• Errant Modernism: The Ethos of Photography in Mexico and Brazil

    Author(s):
    Pages: 376
    Illustrations: 67 b&w photos, with 7 color plates
    Sales/Territorial Rights: World
    Series: a John Hope Franklin Center Book
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    978-0-8223-4340-0
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  • List of Illustrations vii

    Acknowledgments xi

    Introduction 1

    1. Landscape: Errant Modernist Aesthetics in Brazil 36

    2. Portraiture: Facing Brazilian Primitivism 75

    3. Mediation: Mass Culture, Popular Culture, Modernism 120

    4. Essay: Las Bellas Artes Públicas, Photography, and Gender in Mexico 143

    5. Fiction: Photographic Fictions, Fictional Photographs 196

    Epilogue 240

    Notes 261

    Bibliography 319

    Index 345
  • Errant Modernism attends to a broad set of enthusiasms with a sustained attention that is both rigorous and creative. It is an interdisciplinary monograph that will indelibly mark the field of visual culture studies while proving equally useful to art historians; it speaks to communications studies as much as to comparative literary histories. Gabara’s work has significance that reaches beyond the Latin American context to arrive in conversation with the growing body of international scholarship addressing transnational and ‘peripheral’ modernities the world over. Finally, Gabara’s is not a nostalgic memorial to modernism but a cross-temporal examination that will continue to inform visual discourses of our own times.”

    Errant Modernism is an impressive feat of archival research, and it brings to light much photographic material that will alter our vision of twentieth-century Mexican cultural history. . . . [T]his is an exciting new contribution to the field of Mexican photography. Gabara strikes the perfect balance between theoretical sophistication and a keen sensibility for the material at hand.”

    Errant Modernism is the work of first-rate and original critical thinking and has much to offer as a model for further research.”

    Errant Modernism’s strength is its comparative frame. . . . [Gabara’s] introduction does a nice job of outlining key figures and critical issues germane to the study of modernist photography across Latin America, while the epilogue considers some of her arguments in relation to contemporary art photography. Trained in comparative literature, Gabara fluently places literary and visual representation in dialogue, appreciating that most vanguardists did not work within a single media, toting journals along with cameras on their travels.”

    “[Errant Modernism] offers a rich, highly nuanced and stimulating rereading of modernism and Latin America. . . . Overall this is a fascinating and deeply satisfying excavation which will do much to enhance our understanding of the dynamics and discourses of specific modernisms and of the fluid ways in which photography was simultaneously a cipher, metaphor and realization of those ideas. But above all Gabara gives us a strong sense of the possibility of another, differently nuanced account of photography . . . and one whose trajectory had profound and intellectual and aesthetic legacies.”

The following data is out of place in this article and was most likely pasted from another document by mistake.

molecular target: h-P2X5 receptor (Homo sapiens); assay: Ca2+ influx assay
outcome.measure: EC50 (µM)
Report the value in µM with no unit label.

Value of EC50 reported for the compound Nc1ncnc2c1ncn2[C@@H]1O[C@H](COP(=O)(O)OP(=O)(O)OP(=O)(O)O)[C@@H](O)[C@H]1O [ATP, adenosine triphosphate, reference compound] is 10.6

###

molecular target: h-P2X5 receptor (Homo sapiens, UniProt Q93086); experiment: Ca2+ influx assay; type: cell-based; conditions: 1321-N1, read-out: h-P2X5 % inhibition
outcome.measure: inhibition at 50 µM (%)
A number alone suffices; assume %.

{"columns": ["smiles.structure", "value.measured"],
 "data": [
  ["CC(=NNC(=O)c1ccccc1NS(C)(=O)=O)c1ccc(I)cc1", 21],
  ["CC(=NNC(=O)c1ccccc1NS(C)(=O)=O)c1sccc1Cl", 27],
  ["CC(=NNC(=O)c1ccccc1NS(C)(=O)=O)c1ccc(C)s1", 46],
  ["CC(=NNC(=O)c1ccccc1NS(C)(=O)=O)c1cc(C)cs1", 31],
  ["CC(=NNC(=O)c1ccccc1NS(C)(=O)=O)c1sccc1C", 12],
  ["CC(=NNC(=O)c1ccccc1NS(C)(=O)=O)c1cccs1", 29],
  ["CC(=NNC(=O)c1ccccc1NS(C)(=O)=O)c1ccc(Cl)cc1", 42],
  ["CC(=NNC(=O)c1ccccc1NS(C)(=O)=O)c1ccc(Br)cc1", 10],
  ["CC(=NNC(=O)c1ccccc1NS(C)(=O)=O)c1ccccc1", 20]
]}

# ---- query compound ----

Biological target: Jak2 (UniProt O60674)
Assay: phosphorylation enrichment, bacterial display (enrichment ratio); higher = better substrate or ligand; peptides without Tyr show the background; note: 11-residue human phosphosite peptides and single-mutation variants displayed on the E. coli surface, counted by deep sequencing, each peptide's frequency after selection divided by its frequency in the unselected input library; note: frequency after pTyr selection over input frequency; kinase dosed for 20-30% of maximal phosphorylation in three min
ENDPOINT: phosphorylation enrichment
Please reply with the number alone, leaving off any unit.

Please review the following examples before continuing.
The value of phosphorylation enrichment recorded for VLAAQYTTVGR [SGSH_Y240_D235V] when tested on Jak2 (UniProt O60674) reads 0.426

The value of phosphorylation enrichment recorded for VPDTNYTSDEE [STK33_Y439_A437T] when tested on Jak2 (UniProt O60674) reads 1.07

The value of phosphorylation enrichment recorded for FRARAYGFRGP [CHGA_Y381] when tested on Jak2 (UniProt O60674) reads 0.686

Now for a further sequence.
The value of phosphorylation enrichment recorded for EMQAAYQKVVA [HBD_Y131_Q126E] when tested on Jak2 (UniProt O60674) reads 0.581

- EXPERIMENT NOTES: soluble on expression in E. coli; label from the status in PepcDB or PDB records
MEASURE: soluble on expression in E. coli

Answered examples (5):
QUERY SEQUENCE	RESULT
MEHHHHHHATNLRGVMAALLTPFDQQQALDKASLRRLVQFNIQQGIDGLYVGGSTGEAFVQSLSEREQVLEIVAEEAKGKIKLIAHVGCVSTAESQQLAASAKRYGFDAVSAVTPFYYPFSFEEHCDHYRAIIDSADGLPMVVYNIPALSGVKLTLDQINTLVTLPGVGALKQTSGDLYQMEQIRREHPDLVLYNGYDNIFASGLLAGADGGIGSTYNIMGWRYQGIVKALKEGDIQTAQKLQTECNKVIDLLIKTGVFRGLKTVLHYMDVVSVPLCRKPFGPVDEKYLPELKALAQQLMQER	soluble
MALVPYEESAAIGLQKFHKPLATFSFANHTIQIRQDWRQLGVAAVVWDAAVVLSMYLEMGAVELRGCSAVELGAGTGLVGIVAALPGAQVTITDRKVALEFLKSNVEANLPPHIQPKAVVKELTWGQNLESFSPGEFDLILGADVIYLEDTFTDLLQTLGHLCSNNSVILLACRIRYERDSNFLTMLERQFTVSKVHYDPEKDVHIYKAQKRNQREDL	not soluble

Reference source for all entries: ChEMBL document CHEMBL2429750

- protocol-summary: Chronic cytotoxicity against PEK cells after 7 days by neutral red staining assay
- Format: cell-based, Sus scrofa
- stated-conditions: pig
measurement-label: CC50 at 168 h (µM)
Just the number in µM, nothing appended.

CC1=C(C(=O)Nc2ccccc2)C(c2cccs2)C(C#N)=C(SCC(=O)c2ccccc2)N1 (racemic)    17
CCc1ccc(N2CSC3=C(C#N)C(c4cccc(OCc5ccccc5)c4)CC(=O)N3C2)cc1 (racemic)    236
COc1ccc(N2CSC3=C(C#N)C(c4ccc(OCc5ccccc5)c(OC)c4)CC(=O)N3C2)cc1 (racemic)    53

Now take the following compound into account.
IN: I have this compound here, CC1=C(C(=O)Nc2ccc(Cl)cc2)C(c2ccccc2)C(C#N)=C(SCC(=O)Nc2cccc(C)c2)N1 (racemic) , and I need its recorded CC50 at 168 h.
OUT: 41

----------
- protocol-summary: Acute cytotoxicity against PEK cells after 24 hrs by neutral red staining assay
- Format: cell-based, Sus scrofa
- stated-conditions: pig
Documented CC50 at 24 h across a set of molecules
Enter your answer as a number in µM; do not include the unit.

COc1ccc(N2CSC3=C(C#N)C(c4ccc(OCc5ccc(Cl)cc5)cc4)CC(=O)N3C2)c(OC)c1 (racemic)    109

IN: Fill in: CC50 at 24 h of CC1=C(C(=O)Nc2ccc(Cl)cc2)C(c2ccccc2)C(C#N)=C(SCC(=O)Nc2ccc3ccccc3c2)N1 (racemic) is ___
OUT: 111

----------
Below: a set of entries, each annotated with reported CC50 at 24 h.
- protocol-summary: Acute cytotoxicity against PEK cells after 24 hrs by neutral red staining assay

“[The] ‘ethos of modernism’ functions as a lens, not for establishing Brazilian and Mexican ‘photographic’ modernism’s identity, but for learning about the ‘errancy’ and the chameleonic character of the concept of modernism itself.”

    “Errant Modernism is an impressive feat of archival research, and it brings to light much photographic material that will alter our vision of twentieth-century Mexican cultural history. . . . Gabara has an excellent eye and a talent for finding and reconstructing lost episodes of cultural history.”

    “Esther Gabara’s eloquent and innovative Errant Modernism: The Ethos of Photography in Mexico and Brazil is a major contribution to this burgeoning field, at the same time as representing a timely and important intervention into the broader study of modernism and modernity.”

    “Gabara offers a theoretically sophisticated argument. . .”

    “Gabara’s deft analysis of the ethos of modernism is feast for the mind and the senses... Errant Modernism is a formidable contribution to visual culture studies.”

    “Gabara’s study is meticulously written and researched.... [It] will be invaluable in assisting scholars to further investigate and reassess women’s participation in the arts and mass media in modernist Mexico, and the construction of a modern feminine Mexican identity.”

    “Gabara’s work is richly researched and mercurial in its argumentation. . . . [I]t is undeniable that Errant Modernism achieves its stated aim. . . . Gabara’s double exposure of Brazilian and Mexican modernism and their Janus-faced engagement with the ontological ambivalences of the photograph will stimulate all scholars interested in the regions in question, the modernist period and its artistic currents, and the medium of photography.”